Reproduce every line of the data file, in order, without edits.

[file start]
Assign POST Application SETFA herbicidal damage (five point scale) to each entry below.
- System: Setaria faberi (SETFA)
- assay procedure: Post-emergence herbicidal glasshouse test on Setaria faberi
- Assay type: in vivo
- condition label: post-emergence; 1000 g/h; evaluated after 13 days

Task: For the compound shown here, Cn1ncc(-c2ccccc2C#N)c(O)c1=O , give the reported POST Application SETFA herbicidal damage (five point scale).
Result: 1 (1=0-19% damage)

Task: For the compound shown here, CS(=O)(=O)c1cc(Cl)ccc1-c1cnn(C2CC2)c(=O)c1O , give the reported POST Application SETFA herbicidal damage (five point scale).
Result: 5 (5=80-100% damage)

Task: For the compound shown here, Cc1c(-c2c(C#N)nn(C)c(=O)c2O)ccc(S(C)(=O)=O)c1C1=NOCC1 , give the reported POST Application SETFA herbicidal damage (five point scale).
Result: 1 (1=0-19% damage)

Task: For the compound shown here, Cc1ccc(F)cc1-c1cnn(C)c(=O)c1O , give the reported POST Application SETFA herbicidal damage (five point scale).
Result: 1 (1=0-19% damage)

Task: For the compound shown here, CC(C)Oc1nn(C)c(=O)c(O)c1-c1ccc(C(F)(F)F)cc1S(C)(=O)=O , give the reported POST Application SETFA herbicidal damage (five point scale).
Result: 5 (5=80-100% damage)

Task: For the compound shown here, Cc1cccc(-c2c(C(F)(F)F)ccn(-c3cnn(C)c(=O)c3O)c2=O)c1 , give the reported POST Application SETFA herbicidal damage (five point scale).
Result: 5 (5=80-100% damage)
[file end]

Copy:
Assign POST Application SETFA herbicidal damage (five point scale) to each entry below.
- System: Setaria faberi (SETFA)
- assay procedure: Post-emergence herbicidal glasshouse test on Setaria faberi
- Assay type: in vivo
- condition label: post-emergence; 1000 g/h; evaluated after 13 days

Task: For the compound shown here, Cn1ncc(-c2ccccc2C#N)c(O)c1=O , give the reported POST Application SETFA herbicidal damage (five point scale).
Result: 1 (1=0-19% damage)

Task: For the compound shown here, CS(=O)(=O)c1cc(Cl)ccc1-c1cnn(C2CC2)c(=O)c1O , give the reported POST Application SETFA herbicidal damage (five point scale).
Result: 5 (5=80-100% damage)

Task: For the compound shown here, Cc1c(-c2c(C#N)nn(C)c(=O)c2O)ccc(S(C)(=O)=O)c1C1=NOCC1 , give the reported POST Application SETFA herbicidal damage (five point scale).
Result: 1 (1=0-19% damage)

Task: For the compound shown here, Cc1ccc(F)cc1-c1cnn(C)c(=O)c1O , give the reported POST Application SETFA herbicidal damage (five point scale).
Result: 1 (1=0-19% damage)

Task: For the compound shown here, CC(C)Oc1nn(C)c(=O)c(O)c1-c1ccc(C(F)(F)F)cc1S(C)(=O)=O , give the reported POST Application SETFA herbicidal damage (five point scale).
Result: 5 (5=80-100% damage)

Task: For the compound shown here, Cc1cccc(-c2c(C(F)(F)F)ccn(-c3cnn(C)c(=O)c3O)c2=O)c1 , give the reported POST Application SETFA herbicidal damage (five point scale).
Result: 5 (5=80-100% damage)